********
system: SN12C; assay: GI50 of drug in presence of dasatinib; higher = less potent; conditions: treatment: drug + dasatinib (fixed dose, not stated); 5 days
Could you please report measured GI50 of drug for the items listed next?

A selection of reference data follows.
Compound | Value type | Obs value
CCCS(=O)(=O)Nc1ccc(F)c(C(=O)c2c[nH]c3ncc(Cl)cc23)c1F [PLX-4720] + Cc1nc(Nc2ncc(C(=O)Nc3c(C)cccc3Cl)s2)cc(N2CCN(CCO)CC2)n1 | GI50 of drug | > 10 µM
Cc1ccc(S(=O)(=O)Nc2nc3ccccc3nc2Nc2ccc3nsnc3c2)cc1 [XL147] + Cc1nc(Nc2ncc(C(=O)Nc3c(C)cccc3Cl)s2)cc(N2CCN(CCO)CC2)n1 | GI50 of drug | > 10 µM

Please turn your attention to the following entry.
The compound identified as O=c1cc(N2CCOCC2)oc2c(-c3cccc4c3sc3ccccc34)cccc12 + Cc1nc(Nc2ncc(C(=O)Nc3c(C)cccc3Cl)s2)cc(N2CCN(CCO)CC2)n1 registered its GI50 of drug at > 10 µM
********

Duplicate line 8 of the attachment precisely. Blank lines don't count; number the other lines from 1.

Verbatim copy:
The compound identified as O=c1cc(N2CCOCC2)oc2c(-c3cccc4c3sc3ccccc34)cccc12 + Cc1nc(Nc2ncc(C(=O)Nc3c(C)cccc3Cl)s2)cc(N2CCN(CCO)CC2)n1 registered its GI50 of drug at > 10 µM